Wednesday, September 17, 2014

News: Where's the next Dearne Valley?


A council "Task Force" with the key purpose of providing a coordinated approach to generating investment and economic growth in Rotherham, will need to identify "the next Dearne Valley."

A scrutiny review by borough councillors into how the council can support the local economy identified that land supply is a key issue and that the emerging economic growth plan should be integrated with the recently signed off Local Plan.

Declared sound by the government, Rotherham's local plan states that 235 hectares of land in Rotherham will be needed over the next 15 years to meet the broad requirements of 12 - 15,000 additional jobs. Areas highlighted include the town centre, Dinnington, Waverley, the Dearne Valley. The only "new" area is Bassingthorpe Farm. However, of the sites identified for employment land in the local plan only 12% are deliverable.

The scrutiny review states: "The aim is to provide adequate land in the right location to attract development. Rotherham's Growth plan and the Local Plan should be integrated.

"Supporting a dynamic economy is one of the seven broad aims of the Local Plan but there is currently no spatial element to the Sheffield City Region Growth Plan. There is therefore conflict between planning and economic regeneration.

"Planning are currently looking at employment land and asking where is the next Dearne Valley?"

In the Dearne Valley, historic job losses in the coal industry added to substantial pre-existing unemployment problems. It is estimated that 10,000 jobs were lost in the area alone. With regeneration schemes such as land reclamation and the Enterprise Zone, private sector job growth to 2008 offset the job losses and helped the Rotherham economy become more resilient. The old Wath ward alone experienced an increase of 10,000 jobs since 1998.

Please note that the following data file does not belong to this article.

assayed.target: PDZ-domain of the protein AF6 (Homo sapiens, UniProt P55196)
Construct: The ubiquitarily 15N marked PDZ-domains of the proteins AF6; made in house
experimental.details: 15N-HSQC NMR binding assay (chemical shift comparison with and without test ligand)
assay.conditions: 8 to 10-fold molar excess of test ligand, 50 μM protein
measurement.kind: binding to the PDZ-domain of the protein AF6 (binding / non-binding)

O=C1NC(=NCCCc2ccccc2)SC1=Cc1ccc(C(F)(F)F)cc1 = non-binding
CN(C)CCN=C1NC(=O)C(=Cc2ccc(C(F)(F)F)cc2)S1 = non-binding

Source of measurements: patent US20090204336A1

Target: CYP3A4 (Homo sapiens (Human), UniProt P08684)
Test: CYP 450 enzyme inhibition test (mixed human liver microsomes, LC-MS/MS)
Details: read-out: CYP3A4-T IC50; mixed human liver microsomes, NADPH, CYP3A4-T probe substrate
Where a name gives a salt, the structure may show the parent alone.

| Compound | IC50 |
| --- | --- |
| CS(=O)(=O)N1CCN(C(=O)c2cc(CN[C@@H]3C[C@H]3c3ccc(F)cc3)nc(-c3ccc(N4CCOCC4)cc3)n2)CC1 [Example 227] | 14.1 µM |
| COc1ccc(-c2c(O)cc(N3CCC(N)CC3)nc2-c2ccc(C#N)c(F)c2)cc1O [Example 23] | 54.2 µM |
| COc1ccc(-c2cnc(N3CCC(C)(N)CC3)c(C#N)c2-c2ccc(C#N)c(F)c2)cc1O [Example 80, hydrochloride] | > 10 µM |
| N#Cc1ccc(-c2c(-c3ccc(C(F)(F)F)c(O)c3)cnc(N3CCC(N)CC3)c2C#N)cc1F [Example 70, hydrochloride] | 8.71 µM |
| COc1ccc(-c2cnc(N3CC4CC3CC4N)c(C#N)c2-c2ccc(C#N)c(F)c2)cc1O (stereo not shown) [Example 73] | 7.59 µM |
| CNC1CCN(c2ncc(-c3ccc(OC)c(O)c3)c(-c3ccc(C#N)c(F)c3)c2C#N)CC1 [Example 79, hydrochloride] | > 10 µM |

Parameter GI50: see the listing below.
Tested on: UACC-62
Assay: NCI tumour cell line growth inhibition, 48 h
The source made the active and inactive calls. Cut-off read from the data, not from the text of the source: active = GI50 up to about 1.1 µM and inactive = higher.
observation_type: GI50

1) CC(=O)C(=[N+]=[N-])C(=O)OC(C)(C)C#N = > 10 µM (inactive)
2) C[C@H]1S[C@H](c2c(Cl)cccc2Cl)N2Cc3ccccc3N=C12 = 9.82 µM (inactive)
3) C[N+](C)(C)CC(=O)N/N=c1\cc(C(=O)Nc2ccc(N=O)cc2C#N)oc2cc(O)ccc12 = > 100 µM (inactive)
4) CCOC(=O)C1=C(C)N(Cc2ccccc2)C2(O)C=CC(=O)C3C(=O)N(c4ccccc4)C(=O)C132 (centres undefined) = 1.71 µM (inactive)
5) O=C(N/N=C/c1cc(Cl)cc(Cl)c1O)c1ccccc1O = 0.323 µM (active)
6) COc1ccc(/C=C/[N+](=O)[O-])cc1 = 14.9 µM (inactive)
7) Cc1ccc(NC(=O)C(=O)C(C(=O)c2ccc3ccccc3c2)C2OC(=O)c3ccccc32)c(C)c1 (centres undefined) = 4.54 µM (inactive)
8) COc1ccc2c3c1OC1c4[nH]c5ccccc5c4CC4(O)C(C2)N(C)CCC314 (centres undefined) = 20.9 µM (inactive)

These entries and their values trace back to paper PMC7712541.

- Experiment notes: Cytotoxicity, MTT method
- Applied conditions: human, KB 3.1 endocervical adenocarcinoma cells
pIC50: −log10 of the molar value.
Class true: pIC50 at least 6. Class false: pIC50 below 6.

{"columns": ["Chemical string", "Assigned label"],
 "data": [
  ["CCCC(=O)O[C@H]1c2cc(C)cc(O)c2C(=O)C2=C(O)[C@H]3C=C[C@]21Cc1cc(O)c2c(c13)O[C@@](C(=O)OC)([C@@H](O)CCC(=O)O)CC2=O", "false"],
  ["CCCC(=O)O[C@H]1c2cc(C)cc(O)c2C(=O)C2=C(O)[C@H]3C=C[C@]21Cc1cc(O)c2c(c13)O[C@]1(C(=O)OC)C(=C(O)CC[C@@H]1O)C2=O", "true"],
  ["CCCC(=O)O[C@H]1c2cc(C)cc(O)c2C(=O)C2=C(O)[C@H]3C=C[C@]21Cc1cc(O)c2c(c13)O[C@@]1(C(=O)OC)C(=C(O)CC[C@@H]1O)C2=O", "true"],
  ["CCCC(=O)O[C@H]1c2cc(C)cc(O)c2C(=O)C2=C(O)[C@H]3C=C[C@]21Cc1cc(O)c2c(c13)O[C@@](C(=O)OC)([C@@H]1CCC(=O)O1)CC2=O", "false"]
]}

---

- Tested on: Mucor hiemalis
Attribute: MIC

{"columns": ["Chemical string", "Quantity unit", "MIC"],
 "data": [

With a strategy of creating jobs for local people and regeneration of deprived communities, and generating income via an increase in business rates and Council Tax, the review requests that the Council needs to know what its "top ten" sites are. It discusses locations such as Chesterfield and Markham Vale that compete with Rotherham in terms of location and worries that sites could become home to just distribution and warehousing rather than area based regeneration initiatives.

Instead, the council needs to play a role in a multi agency approach such as that seen at the Waverley site that has safeguarded the vision of the Advanced Manufacturing Park (AMP) as a centre for high tech firms at the cutting edge of technology.

The reviewers also discusses the potential for the council to use capital and borrowing to develop sites and premises as there continues to be a lack of external funding. This was seen recently with the council's £4.3m forward funding purchase of units at the R-evolution development on the AMP.

One recommendation of the scrutiny review is for the Council to "identify, in the first instance, its top ten development sites and focus on these in its policies and plans. Within this the identification and delivery of a strategically important site should be the number 1 priority for Rotherham to remain competitive."

Images: CPP


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